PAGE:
[RESEARCH INSIDER] Volcano monitoring: Linking volcanic processes

Research Insider this week gets up close with Stanley Yip who is in his first year pursuing a PhD in Geology at the University of Bristol, UK with his major focusing on volcanology. His goal is to understand magma properties using satellite data to measure sulfur dioxide emissions from volcanoes and volcano deformation.

[OPINION] Microplastic Pollution and Health

Microplastics, broadly defined < 5 mm, are plastic particles of different shape, size and polymer composition. Recently, there has been extensive media coverage on microplastic pollution including news release from the World Health Organization on the potential environmental health threat from microplastics. Single-use plastics and inappropriate plastic waste management are the primary reasons for pollution.

[MEDIA RELEASE] WHO discontinues hydroxychloroquine and lopinavir/ritonavir treatment arms for COVID-19

These interim trial results show that hydroxychloroquine and lopinavir/ritonavir produce little or no reduction in the mortality of hospitalized COVID-19 patients when compared to standard of care. Solidarity trial investigators will interrupt the trials with immediate effect.

[RESEARCH INSIDER] Self-harm: What do our genes have to do with it?

Research Insider this week gets up close with Kai Xiang Lim who is in his second year pursuing a PhD in Social, Genetics and Developmental Psychiatry Research at King's College London, UK. He uses genetic information to investigate the underlying causes of self-harm behaviours and their relationships with mental health conditions.

[Q&A] Know Your Microbiome: Your Questions, Our answers

We celebrated World Microbiome Day 2020 over the weekend by hosting a webinar "Gut feeling is real science: Know your gut microbiome!" with our expert speakers from Malaysia and Singapore who provided insights on the connection of gut microbiome to our health and mental state. During the live session, we received many questions from viewers but did not have time to get to everyone. So as promised, here are answers to some of the questions we did not get a chance to answer.

[OPINION] Have we found the panacea to COVID-19 with remdesivir, an old but newly packaged drug?

As of 12 May 2020, 4,425,094 people have been infected with SARS-CoV-2 with deaths reaching 297,723.Doctors are desperately looking for an effective drug, and there have been a number of candidates on trial; one of them, remdesivir, is probably the most exciting of all. This is the drug developed for the Ebola epidemic in 2015, but it was found to be less effective in clinical trials than in in vitro studies. Is remdesivir the panacea for COVID-19?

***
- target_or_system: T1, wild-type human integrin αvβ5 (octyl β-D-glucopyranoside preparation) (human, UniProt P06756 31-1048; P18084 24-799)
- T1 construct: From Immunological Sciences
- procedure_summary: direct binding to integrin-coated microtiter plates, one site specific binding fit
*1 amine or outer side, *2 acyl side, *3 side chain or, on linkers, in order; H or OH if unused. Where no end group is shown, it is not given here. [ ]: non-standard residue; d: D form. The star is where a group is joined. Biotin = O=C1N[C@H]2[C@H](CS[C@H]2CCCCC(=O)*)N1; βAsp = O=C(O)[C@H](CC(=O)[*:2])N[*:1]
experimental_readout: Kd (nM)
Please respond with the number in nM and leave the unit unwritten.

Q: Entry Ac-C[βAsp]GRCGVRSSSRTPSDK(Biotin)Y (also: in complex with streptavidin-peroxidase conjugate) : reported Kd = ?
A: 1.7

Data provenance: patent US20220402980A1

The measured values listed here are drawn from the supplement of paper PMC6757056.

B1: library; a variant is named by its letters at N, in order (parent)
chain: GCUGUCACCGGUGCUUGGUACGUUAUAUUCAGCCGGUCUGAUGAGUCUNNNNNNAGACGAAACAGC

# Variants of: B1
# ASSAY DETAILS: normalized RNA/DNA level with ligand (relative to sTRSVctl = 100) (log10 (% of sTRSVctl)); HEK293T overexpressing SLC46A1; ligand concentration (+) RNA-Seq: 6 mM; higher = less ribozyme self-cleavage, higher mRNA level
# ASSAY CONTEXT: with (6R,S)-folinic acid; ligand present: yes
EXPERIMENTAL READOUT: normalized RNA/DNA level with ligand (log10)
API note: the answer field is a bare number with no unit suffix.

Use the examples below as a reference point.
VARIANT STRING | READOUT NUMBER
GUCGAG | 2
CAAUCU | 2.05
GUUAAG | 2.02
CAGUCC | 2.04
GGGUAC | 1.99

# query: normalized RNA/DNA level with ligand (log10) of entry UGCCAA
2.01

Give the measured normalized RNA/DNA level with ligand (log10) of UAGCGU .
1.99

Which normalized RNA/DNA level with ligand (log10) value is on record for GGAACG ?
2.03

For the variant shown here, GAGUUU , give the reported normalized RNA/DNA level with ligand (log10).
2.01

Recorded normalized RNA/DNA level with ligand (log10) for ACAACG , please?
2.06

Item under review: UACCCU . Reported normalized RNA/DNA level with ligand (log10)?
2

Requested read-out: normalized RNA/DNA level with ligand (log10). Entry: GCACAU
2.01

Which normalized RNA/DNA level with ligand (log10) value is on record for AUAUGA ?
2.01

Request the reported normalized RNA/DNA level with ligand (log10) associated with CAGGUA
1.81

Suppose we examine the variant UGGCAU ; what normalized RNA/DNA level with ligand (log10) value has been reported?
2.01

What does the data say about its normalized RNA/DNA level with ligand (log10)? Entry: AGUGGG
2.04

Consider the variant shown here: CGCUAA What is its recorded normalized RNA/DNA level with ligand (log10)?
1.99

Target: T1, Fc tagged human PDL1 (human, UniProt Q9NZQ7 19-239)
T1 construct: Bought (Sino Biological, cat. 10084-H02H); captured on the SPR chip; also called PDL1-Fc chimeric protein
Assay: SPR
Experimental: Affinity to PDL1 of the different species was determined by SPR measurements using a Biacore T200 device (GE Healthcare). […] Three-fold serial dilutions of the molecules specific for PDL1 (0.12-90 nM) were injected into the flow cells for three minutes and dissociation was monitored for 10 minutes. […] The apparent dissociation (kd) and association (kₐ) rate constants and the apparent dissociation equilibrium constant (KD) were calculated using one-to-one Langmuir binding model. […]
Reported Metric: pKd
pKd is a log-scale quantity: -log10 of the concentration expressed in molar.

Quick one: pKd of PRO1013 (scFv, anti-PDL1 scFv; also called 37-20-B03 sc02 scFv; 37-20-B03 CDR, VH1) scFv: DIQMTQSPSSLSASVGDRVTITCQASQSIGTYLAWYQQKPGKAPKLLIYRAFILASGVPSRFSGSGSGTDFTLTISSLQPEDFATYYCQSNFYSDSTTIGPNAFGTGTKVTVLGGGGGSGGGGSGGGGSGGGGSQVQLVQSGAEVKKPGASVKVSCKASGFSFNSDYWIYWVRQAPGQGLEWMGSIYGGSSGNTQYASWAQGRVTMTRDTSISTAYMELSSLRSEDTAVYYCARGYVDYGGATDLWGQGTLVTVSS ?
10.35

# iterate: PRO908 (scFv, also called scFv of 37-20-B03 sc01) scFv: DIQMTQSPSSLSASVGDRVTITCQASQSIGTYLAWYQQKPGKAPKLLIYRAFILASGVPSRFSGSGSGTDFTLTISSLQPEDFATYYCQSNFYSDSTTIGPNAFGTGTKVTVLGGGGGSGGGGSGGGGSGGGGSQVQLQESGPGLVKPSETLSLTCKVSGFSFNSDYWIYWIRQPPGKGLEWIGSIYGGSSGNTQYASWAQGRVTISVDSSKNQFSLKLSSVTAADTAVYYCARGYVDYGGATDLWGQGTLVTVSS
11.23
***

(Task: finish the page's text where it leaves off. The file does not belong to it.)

[MEDIA RELEASE] Gut feeling is real science: Know your microbiome!

Did you know that more than half of your body is not human? The human cells make up roughly less than half of the body’s total cell count, while the rest are microbes. To understand the other half of ourselves, the Science Media Centre (SMC) Malaysia organised a webinar “Gut feeling is real science: Know your microbiome!” in conjunction with World Microbiome Day 2020 which was celebrated worldwide on Saturday, June 27.

[RESEARCH INSIDER] Not Just Fun and Games: Using Digital Games to Study Teamwork

Research Insider this week gets up close with Evelyn Tan who is in her second year pursuing her PhD in Team Dynamics and Player Psychology in Digital Games at the University of York. Her research focuses on the emergence and development of team cohesion in games like League of Legends, Dota 2 and Overwatch.

[EXPERT REACTION] Dexamethasone: Effective Treatment for COVID-19?

A research team at Oxford University has recently found a cheap and widely available drug called dexamethasone that can be used to effectively treat severe forms of COVID-19. The 'breakthrough' drug has shown to significantly reduce the number of deaths among those seriously ill with the coronavirus. We asked experts to comment on the effectiveness of the drug in treating COVID-19.

[Q&A] Bats, Pangolins and the Coronavirus

While bats have been put forward as the original host of SARS-CoV-2 nonetheless, the transmission of the virus from bats to humans requires intermediate hosts as well. Several studies have linked pangolins with SARS-CoV-2 infection where coronaviruses found in pangolin are highly similar to the novel coronavirus, which suggests that the mammal is the most likely intermediate host.